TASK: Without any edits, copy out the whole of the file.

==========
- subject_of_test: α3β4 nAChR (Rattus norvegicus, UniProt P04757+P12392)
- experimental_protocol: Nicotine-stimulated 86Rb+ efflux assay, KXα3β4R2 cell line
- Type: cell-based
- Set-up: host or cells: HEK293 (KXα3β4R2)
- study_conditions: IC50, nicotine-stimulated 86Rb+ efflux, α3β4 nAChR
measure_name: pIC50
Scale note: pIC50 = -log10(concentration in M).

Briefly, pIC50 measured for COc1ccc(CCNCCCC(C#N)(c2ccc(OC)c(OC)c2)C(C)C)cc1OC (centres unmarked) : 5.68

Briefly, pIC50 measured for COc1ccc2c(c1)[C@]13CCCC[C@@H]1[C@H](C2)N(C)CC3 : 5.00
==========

- subject_of_test: α3β4 nAChR (Rattus norvegicus, UniProt P04757+P12392)
- experimental_protocol: Nicotine-stimulated 86Rb+ efflux assay, KXα3β4R2 cell line
- Type: cell-based
- Set-up: host or cells: HEK293 (KXα3β4R2)
- study_conditions: IC50, nicotine-stimulated 86Rb+ efflux, α3β4 nAChR
measure_name: pIC50
Scale note: pIC50 = -log10(concentration in M).

Briefly, pIC50 measured for COc1ccc(CCNCCCC(C#N)(c2ccc(OC)c(OC)c2)C(C)C)cc1OC (centres unmarked) : 5.68

Briefly, pIC50 measured for COc1ccc2c(c1)[C@]13CCCC[C@@H]1[C@H](C2)N(C)CC3 : 5.00